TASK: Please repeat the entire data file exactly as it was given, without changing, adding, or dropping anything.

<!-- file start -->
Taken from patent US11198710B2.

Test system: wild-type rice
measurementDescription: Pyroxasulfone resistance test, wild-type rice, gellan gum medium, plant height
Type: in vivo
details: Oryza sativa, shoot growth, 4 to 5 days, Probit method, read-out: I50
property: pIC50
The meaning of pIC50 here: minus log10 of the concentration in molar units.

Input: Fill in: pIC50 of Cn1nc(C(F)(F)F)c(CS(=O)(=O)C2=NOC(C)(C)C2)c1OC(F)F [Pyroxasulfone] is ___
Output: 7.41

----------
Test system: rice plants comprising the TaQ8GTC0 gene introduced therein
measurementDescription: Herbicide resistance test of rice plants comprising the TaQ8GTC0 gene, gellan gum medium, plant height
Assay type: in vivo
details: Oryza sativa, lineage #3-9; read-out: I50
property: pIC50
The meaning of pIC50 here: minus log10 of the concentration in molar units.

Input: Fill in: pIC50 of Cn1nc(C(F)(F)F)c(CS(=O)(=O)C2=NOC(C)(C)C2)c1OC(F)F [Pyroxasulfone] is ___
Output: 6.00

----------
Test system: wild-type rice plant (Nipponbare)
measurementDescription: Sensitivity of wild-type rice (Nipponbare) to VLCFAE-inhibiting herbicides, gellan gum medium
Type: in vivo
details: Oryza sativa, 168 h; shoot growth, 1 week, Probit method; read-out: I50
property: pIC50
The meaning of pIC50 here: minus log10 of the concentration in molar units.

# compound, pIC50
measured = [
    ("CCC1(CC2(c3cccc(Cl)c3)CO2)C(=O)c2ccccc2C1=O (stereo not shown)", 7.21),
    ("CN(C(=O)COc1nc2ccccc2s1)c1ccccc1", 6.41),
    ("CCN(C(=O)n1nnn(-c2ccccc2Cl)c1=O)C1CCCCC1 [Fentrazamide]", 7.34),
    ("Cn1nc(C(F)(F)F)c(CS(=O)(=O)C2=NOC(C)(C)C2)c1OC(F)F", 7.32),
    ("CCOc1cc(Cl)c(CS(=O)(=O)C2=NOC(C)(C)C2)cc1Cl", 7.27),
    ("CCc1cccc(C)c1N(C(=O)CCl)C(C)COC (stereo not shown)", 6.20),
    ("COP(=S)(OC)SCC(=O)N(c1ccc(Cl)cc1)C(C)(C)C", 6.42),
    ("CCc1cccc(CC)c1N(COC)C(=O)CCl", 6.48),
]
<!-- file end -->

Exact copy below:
Taken from patent US11198710B2.

Test system: wild-type rice
measurementDescription: Pyroxasulfone resistance test, wild-type rice, gellan gum medium, plant height
Type: in vivo
details: Oryza sativa, shoot growth, 4 to 5 days, Probit method, read-out: I50
property: pIC50
The meaning of pIC50 here: minus log10 of the concentration in molar units.

Input: Fill in: pIC50 of Cn1nc(C(F)(F)F)c(CS(=O)(=O)C2=NOC(C)(C)C2)c1OC(F)F [Pyroxasulfone] is ___
Output: 7.41

----------
Test system: rice plants comprising the TaQ8GTC0 gene introduced therein
measurementDescription: Herbicide resistance test of rice plants comprising the TaQ8GTC0 gene, gellan gum medium, plant height
Assay type: in vivo
details: Oryza sativa, lineage #3-9; read-out: I50
property: pIC50
The meaning of pIC50 here: minus log10 of the concentration in molar units.

Input: Fill in: pIC50 of Cn1nc(C(F)(F)F)c(CS(=O)(=O)C2=NOC(C)(C)C2)c1OC(F)F [Pyroxasulfone] is ___
Output: 6.00

----------
Test system: wild-type rice plant (Nipponbare)
measurementDescription: Sensitivity of wild-type rice (Nipponbare) to VLCFAE-inhibiting herbicides, gellan gum medium
Type: in vivo
details: Oryza sativa, 168 h; shoot growth, 1 week, Probit method; read-out: I50
property: pIC50
The meaning of pIC50 here: minus log10 of the concentration in molar units.

# compound, pIC50
measured = [
    ("CCC1(CC2(c3cccc(Cl)c3)CO2)C(=O)c2ccccc2C1=O (stereo not shown)", 7.21),
    ("CN(C(=O)COc1nc2ccccc2s1)c1ccccc1", 6.41),
    ("CCN(C(=O)n1nnn(-c2ccccc2Cl)c1=O)C1CCCCC1 [Fentrazamide]", 7.34),
    ("Cn1nc(C(F)(F)F)c(CS(=O)(=O)C2=NOC(C)(C)C2)c1OC(F)F", 7.32),
    ("CCOc1cc(Cl)c(CS(=O)(=O)C2=NOC(C)(C)C2)cc1Cl", 7.27),
    ("CCc1cccc(C)c1N(C(=O)CCl)C(C)COC (stereo not shown)", 6.20),
    ("COP(=S)(OC)SCC(=O)N(c1ccc(Cl)cc1)C(C)(C)C", 6.42),
    ("CCc1cccc(CC)c1N(COC)C(=O)CCl", 6.48),
]